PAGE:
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Illegal Miners Invade Africa University

MUTARE-Mutasa South legislator Regai Tsunga has sought audience with the ministry of mines following the invasion of Africa University by illegal gold miners who are reportedly digging tunnels that could damage infrastructure at the higher learning institution.

Tsunga who initially raised the concerns at a constituency feedback meeting organized by the Zimbabwe Coalition on Debt and Development (ZIMCODD), said the impasse is yet to be resolved.

There are fears that tunnels which are suspected to have extended beneath the university, could cause structural damage to infrastructure, said Tsunga.

Africa University is located close to troubled Mettallon Corporation gold concern Redwing Mine, which recently stopped operations citing viability challenges.

Tsunga said he engaged AU vice-chancellor Munashe Furusa who raised the red flag, and are now in the process of engaging mining and government leadership over this issue.

“I met the AU vice-chancellor who raised security concerns of illegal gold mining around the university.

“We are going to be engaging the local authorities, Ministry of mines officials as well as the leadership at the institution to resolve this impasse.

“The university is adversely impacted by illegal mining activities around the institution and there are fears that some tunnels are extending beneath the university which can cause structural damages to the university infrastructure,” said Tsunga.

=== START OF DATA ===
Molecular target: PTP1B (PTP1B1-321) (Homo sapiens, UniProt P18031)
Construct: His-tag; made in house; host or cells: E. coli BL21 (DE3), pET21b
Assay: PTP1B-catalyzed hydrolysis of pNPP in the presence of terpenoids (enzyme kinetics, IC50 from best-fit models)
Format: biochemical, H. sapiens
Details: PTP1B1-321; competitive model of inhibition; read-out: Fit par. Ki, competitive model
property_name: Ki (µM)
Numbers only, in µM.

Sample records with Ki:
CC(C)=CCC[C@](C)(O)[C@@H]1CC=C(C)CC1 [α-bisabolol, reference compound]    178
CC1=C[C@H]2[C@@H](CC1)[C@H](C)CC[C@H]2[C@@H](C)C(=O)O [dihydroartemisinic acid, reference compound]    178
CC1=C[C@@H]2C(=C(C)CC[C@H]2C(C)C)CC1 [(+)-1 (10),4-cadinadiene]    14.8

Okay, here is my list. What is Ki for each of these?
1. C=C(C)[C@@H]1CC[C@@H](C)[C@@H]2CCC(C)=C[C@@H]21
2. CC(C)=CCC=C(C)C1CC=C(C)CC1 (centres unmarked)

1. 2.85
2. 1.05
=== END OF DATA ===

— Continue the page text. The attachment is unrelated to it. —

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The legislator said stakeholders should find solutions to illegal mining, which has seen many people losing limbs or life to machete-wielding artisanal miners.

Tsunga added: “This might affect the university economy in-terms of capacity to get international support from their partners. There is need for an all-stakeholder roundtable in Mutasa to discuss the issue surrounding illegal and artisanal mining in Penhalonga.

AU vice chancellor Professor Munashe Furusa said they are pushing for a speedy resolution of the impasse with artisanal miners through an all stakeholders meeting.

“On our part, we have carried out our own investigations and we managed to engage with some of the artisanal miners sensitizing them on the need to respect property rights, but this can only be fully resolved through an all stakeholders meeting,” said Prof Furusa.

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